Description: The initial purpose of this experiment was to provide a consistent data base of neutron-induced gamma-ray production cross sections over a large energy range for use in estimating elemental composition of the martian surface by observing gamma rays produced by cosmic ray interactions on the planet's surface [Bo02]. However, these data should be useful for other projects such as oil-well logging, accelerator transmutation of nuclear waste, shielding calculations, gamma-ray heating for nuclear reactors and verification of nuclear model calculations and databases. The goal of the measurements was to collect data on the strongest gamma rays from many samples of interest. Because of the available beam time this meant that many of the measurcments were rather short. Despite the short running time the large samples used and the good beam intensity resulted in very satisfactory results. The samples, chosen mainly as common constituents of rock and soil and measured in the same few week period, include: B&, BN, C, Al, Mg, Si, S, Cay Ti, Cr, Mn, and Fe. Be was also used as a neutron scatterer that only produces one gamma ray (478 keV from 7Li) with appreciable intensity. Thus Be can serve as a measure of neutron-induced backgrounds. In this first paper we present results for Fe.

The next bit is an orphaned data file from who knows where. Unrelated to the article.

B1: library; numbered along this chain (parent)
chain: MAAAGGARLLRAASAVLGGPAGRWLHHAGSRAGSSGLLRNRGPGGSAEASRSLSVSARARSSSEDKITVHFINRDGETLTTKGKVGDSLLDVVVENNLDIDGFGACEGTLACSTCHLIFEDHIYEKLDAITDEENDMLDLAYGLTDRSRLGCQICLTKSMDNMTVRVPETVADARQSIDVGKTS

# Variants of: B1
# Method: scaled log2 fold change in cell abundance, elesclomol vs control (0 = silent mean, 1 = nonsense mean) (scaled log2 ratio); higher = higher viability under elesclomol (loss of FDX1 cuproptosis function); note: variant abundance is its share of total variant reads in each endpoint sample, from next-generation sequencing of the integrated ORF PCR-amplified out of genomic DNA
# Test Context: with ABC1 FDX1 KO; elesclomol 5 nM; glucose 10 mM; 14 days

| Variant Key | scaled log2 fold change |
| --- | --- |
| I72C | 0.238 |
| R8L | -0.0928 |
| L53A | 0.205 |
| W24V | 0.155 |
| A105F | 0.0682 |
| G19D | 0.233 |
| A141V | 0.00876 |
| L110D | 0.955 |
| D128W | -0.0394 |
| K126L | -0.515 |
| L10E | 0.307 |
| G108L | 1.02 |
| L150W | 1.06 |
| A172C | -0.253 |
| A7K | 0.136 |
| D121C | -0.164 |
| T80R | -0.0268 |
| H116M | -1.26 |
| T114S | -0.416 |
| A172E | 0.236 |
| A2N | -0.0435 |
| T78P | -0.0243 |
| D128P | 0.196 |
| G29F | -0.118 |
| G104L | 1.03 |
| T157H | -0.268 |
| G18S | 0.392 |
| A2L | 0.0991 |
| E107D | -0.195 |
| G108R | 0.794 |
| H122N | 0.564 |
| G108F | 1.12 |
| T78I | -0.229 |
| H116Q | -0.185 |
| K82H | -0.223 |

Date: January 1, 2002
Creator: Nelson, R. O. (Ronald O.); Laymon, C. M. (Charles M.); Wender, S. A. (Stephen A.); Drake, D. M. (Darrell M.); Drosg, Manfred; Bobias, S. G. (S. George) et al.
Partner: UNT Libraries Government Documents Department


Description: Researchers at Los Alamos National Laboratory are considering the possibility of using the Low Energy Demonstration Accelerator (LEDA), constructed at LANSCE for the Accelerator Production of Tritium program (APT), as a neutron source. Evaluated nuclear data are needed for the p+{sup 7}Li reaction, to predict neutron production from thin and thick lithium targets. In this report we describe evaluation methods that make use of experimental data, and nuclear model calculations, to develop an ENDF-formatted data library for incident protons with energies up to 150 MeV. The important {sup 7}Li(p,n{sub 0}) and {sup 7}Li(p,n{sub 1}) reactions are evaluated from the experimental data, with their angular distributions represented using Lengendre polynomial expansions. The decay of the remaining reaction flux is estimated from GNASH nuclear model calculations. This leads to the emission of lower-energy neutrons and other charged particles and gamma-rays from preequilibrium and compound nucleus decay processes. The evaluated ENDF-data are described in detail, and illustrated in numerous figures. We also illustrate the use of these data in a representative application by a radiation transport simulation with the code MCNPX.